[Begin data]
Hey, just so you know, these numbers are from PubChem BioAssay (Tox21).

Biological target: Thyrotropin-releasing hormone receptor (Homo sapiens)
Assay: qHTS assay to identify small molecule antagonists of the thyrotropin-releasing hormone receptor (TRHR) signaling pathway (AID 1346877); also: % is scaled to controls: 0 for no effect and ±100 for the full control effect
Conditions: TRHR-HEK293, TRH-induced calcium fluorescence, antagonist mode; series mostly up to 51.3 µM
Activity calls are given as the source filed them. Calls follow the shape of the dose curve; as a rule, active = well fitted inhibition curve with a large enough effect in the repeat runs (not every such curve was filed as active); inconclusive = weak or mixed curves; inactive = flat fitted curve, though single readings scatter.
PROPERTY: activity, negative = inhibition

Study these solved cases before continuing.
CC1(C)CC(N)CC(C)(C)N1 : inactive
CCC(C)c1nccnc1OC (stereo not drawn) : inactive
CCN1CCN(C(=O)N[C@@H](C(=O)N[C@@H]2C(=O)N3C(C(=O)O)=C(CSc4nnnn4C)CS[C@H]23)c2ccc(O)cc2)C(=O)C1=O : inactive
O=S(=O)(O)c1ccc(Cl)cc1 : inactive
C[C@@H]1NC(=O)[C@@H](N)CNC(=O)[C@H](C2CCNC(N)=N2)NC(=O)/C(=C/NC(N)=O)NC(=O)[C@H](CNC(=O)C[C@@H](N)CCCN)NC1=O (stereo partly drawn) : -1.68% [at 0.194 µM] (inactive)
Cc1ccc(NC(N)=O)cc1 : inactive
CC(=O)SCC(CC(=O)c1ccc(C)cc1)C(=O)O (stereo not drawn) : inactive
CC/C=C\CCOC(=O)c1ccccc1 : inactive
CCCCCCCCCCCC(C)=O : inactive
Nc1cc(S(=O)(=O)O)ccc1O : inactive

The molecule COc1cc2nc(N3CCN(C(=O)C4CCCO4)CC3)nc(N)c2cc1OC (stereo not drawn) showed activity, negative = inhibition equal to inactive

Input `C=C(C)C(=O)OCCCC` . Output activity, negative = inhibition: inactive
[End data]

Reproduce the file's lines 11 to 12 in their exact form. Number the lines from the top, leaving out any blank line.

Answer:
O=S(=O)(O)c1ccc(Cl)cc1 : inactive
C[C@@H]1NC(=O)[C@@H](N)CNC(=O)[C@H](C2CCNC(N)=N2)NC(=O)/C(=C/NC(N)=O)NC(=O)[C@H](CNC(=O)C[C@@H](N)CCCN)NC1=O (stereo partly drawn) : -1.68% [at 0.194 µM] (inactive)